The same day I was posting about the planned reprints of Merchant of Venus, friends of mine were clearing some games out of their shelves … including a copy of Merchant of Venus. One day earlier, and I would have had to turn it down and tell them how much those things were worth (in fact, I passed up a copy of Hamblen’s Magic Realm not so long ago for that reason). As it is, well, it’s a vintage game and much appreciated, but no longer one I’d have to feel guilty about accepting.
Of course, this does no good for the list of board games that I own but have not played, especially with Flash Point and the special edition of Glory to Rome already ordered, not to mention Risk: Legacy on the horizon. Keeping that under control is a project that’s been making negative progress.
Just a quick announcement: the Fall 2011 Boston Cardboard Game Jam has posted its results page, with summaries of all five games and downloadable packages for (as of this writing) all but one.
Rik Eberhardt has also posted a design diary for his team’s game at the GAMBIT Game Lab blog, which I neglected to mention at the time.
Well, this is awkward.
Richard Hamblen’s Merchant of Venus is one of the great out-of-print holy grails of the hobby boardgame world. Originally published by Avalon Hill in 1988, copies these days will run you in the $200 range. So, it was good news when Stronghold Games announced that they had forged an agreement with Hamblen for a reprint of the game. Unless, that is, you were Fantasy Flight Games, for whom it was terrible news, since it turns out they had licensed the same rights from Hasbro (now-parent company of the defunct Avalon Hill). Continue reading Merchant of Venus Reprint Announced … One Time Too Many
Salta Champ version 1.0 is available in the usual place. Most of the changes have been pretty well blogged (splash screen with message-of-the-day, better AI time management). In addition, pathfinding behavior in the late game should be better now, in particular with the AI retaining limited minimax ability in this stage, using forced jumps to get obstructing pieces out of its way.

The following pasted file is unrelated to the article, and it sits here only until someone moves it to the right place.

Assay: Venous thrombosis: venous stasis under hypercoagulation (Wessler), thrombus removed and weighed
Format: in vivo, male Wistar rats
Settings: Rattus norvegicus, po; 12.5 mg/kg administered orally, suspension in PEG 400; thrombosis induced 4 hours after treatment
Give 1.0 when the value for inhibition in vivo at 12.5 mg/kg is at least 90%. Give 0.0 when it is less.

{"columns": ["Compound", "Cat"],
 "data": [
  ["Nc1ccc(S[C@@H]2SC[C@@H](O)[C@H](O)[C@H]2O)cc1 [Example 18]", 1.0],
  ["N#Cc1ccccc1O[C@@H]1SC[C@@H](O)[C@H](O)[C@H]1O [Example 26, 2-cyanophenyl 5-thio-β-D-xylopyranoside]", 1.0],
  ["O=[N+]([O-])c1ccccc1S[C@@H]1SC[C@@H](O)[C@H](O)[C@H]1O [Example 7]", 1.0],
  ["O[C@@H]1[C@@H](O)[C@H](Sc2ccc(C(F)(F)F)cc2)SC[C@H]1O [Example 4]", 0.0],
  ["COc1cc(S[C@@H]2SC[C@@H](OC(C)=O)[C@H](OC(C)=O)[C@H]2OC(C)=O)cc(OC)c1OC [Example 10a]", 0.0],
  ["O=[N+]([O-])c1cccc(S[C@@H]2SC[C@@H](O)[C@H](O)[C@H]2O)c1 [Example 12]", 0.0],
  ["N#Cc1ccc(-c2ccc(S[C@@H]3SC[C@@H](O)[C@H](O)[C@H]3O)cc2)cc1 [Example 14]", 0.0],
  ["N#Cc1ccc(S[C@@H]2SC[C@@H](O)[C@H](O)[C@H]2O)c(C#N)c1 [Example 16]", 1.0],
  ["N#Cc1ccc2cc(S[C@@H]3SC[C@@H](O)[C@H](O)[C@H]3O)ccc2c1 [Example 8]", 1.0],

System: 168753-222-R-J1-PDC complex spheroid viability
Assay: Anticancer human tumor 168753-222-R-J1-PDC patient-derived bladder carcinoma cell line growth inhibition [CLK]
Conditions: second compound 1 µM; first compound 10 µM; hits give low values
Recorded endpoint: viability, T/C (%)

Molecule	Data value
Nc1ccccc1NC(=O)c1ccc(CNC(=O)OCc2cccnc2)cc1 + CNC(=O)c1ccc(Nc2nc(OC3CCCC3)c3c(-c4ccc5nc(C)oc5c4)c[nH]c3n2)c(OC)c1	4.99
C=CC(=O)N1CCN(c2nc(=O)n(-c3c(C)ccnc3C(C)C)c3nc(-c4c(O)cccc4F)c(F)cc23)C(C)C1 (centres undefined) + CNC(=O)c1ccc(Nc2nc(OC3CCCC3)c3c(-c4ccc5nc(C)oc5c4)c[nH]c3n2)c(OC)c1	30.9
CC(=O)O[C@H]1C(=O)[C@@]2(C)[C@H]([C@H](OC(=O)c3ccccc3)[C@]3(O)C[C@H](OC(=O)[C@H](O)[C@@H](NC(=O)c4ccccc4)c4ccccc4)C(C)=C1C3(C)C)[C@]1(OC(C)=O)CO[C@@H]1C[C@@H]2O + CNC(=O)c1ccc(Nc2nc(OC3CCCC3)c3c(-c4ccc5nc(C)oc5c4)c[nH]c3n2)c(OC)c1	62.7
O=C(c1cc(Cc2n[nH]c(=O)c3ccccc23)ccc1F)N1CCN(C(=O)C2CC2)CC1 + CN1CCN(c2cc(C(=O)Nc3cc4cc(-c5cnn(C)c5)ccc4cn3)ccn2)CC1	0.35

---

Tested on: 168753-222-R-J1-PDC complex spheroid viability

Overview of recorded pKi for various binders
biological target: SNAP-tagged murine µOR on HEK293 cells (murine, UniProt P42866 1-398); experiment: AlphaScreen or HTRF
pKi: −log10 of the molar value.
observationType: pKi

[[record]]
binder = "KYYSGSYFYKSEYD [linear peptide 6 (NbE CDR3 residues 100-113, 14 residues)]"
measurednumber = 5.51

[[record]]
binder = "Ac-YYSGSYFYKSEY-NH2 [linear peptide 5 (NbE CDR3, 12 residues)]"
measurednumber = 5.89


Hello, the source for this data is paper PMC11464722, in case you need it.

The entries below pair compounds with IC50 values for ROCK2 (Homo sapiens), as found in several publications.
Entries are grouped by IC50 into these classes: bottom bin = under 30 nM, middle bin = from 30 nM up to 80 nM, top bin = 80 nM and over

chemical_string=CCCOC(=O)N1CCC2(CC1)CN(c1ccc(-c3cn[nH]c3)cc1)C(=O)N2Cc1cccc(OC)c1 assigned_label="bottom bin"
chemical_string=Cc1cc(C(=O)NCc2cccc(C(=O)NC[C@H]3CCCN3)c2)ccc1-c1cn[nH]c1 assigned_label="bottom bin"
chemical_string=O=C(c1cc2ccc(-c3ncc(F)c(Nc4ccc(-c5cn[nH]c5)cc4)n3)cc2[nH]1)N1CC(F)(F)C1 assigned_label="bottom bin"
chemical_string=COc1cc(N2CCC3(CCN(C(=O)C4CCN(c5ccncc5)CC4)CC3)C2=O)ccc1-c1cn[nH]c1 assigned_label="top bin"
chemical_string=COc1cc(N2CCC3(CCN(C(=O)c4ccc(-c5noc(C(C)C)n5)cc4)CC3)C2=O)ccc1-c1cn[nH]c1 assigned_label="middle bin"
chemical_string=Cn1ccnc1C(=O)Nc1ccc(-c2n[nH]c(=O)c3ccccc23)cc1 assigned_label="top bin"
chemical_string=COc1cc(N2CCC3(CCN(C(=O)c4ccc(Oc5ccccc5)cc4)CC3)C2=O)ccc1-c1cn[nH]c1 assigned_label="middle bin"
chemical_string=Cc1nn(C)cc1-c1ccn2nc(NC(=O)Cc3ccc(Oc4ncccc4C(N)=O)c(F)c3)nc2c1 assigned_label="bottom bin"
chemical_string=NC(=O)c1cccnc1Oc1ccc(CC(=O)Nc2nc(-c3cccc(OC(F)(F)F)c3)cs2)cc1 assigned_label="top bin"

Rolling Control is my team’s game from the Fall 2011 Boston Cardboard Game Jam. It’s a sort of dexterity/drafting/category dice game, with a commerce theme. Meaning what? Continue reading Rolling Control
As I mentioned yesterday, one of the weaknesses of a work-to-schedule AI approach, with an exponentially growing search space, is that you can easily spend most of your time on an analysis that never ends up getting used. After all, if at each search depth you take more time than all of the previous depths put together, there’s no point starting a search in the whole second half of your allotted time. Continue reading Satisfaction Part 2
If I recently taught my AI to despair, then currently I’m teaching it satisfaction.
See, a planning AI is often about look-ahead. The more turns in the future it can consider, the smarter its answer is apt to be. But, of course, that takes time – exponentially increasing time, in fact. So, how far ahead can you afford to look, and still finish on a tolerable schedule? Continue reading You Get What You Need
Getting my Salta AI now running in its own thread was the last major roadblock to having a presentable software project. And, while there’s a lot of stuff I’m still interested in doing, I’ve shipped way too many projects to imagine that I’ll ever consider it 100% done. After all, why should this be the first? Continue reading Message of the Day
Version 0.5.0 of my Salta project (currently calling itself Salta Champ because the old name was kind of like calling a Chess program just Chess) has been posted. What’s new: Continue reading Version 0.5 is Up
Yesterday, at long last, I put my AI into its own separate thread. It all went very smoothly, but then again I’d been thinking for a while before I started typing. Typing is never the hard part. Continue reading Plates are now Spinning